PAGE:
If anything, Sunday should be the one day that we can come together.  Or, is the Holy Spirit not at work or unable to overcome the challenges of our flesh?  What do we walk in if not the Spirit and where are we going if we are not walking in the spirit of truth (Galatians 5.16; John 16.13)?  We cannot claim the creative power of God, the resurrection power of Jesus and the fire power of the Holy Spirit but continue on as if powerless to challenge and change the social realities of race.  What of this new identity in Christ?

During this season of Lent, we are called to give up our carnal cravings, our fleshly feelings in order to shorten the distance between us and Jesus.  Friends, I assure you that race is not the way.  We are no closer to Christ than when we first begun if we put anything before or in front of Christian: black Christian, white Christian, Republican Christian, Democratic Christian, female Christian, male Christian.  Christ is all or nothing at all (Galatians 3.28; Colossians 3.11).  Following Christ is a one way street and it leads to Calvary.  We cannot continue to follow the prescriptions of race and claim we want to go all the way with Jesus.  Because it is a death walk; race and our racialized identities simply cannot survive.

Race who?

 

 

 

 

 

 

 

 

 

 

“If a question can be put at all, then it can also be answered.”

| Ludwig Wittgenstein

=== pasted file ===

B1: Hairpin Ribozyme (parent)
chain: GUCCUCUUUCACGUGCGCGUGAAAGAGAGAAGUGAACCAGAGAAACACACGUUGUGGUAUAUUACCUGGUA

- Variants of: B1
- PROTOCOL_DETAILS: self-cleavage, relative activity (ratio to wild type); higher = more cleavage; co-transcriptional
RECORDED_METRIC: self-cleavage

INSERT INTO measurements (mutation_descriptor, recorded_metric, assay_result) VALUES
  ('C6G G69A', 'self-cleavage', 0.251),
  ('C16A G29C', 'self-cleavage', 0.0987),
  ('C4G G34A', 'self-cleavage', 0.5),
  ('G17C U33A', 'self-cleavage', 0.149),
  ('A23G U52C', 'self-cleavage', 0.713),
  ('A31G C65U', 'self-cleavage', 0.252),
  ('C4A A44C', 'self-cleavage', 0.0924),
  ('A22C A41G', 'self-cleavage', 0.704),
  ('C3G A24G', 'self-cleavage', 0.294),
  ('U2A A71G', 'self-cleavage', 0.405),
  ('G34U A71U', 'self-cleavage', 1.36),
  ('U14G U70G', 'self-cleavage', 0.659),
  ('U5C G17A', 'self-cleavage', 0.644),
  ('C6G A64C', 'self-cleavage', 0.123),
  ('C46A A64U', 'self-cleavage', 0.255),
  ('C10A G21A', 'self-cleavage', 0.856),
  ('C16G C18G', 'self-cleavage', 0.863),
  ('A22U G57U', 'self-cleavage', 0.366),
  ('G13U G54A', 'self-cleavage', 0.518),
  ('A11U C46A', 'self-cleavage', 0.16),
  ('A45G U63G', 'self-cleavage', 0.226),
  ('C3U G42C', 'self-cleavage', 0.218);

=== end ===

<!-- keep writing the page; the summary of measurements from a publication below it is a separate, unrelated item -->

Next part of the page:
Most persons feel compelled to answer to race and to question those who don’t.  “Who does race say that you are?”  Skin deep, the epitome of superficial meaning, we speak as if its value is apparent, a parent and second creator.  It is a rebirth, a remaking, a new creation made in the image of whiteness.

A social righteousness, we pray, “Make my skin light, lighter, lightest of all.  Amen.”  We baptize our skin in bleach, hoping that chemicals will straighten out the tangled mess our hair has made, that our noses won’t get in the way, that our big mouths won’t get us into trouble.  We wrestle with flesh and blood in hopes of being pinned with this prized social perfection.

Blue ribbon skin.  Trophy flesh.  First place in the race contest.  It is faith in skin filled in, in skin that fills in for our faith.

We believe that race makes us or breaks us, that it all comes down to our physical appearance.  We talk of race as if it is the only way in which we fully identify, that we cease to exist without these colored words, that our flesh fails us unless it is colored in.   In race, “we live, move and have our being.”

We behave like we all fit into these boxes, that everyone has to go into one of them: beige, brown, black, red, yellow or white.   Get in.  Squeeze in.  We’ve all got to fit in.  And we say this while espousing the belief that we are buried with Christ.

Still, race gets up and in our faces.  We cannot look away.  Picking at our flesh, we feel that this is real.  We open our mouths to answer to it.

But, why?  Instead, question it.  Race does not tell you who you are and if it does, you should wonder why.  I mean have you ever met Race?  The relationship is superficial; it only knows your skin.  You don’t have to let it in.